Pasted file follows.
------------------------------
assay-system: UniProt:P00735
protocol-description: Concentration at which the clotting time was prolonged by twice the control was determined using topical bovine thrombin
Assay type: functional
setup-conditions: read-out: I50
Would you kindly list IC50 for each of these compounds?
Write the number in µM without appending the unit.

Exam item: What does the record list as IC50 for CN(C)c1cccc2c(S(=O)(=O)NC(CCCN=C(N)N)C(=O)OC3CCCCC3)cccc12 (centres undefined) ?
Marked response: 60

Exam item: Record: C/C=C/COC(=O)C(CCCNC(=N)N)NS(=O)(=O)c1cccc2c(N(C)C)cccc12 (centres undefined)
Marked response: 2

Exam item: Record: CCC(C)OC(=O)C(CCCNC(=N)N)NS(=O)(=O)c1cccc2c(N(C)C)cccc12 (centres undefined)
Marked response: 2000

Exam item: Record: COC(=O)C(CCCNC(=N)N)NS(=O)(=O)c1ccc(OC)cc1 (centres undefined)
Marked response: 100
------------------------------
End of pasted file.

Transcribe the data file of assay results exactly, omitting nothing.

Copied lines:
assay-system: UniProt:P00735
protocol-description: Concentration at which the clotting time was prolonged by twice the control was determined using topical bovine thrombin
Assay type: functional
setup-conditions: read-out: I50
Would you kindly list IC50 for each of these compounds?
Write the number in µM without appending the unit.

Exam item: What does the record list as IC50 for CN(C)c1cccc2c(S(=O)(=O)NC(CCCN=C(N)N)C(=O)OC3CCCCC3)cccc12 (centres undefined) ?
Marked response: 60

Exam item: Record: C/C=C/COC(=O)C(CCCNC(=N)N)NS(=O)(=O)c1cccc2c(N(C)C)cccc12 (centres undefined)
Marked response: 2

Exam item: Record: CCC(C)OC(=O)C(CCCNC(=N)N)NS(=O)(=O)c1cccc2c(N(C)C)cccc12 (centres undefined)
Marked response: 2000

Exam item: Record: COC(=O)C(CCCNC(=N)N)NS(=O)(=O)c1ccc(OC)cc1 (centres undefined)
Marked response: 100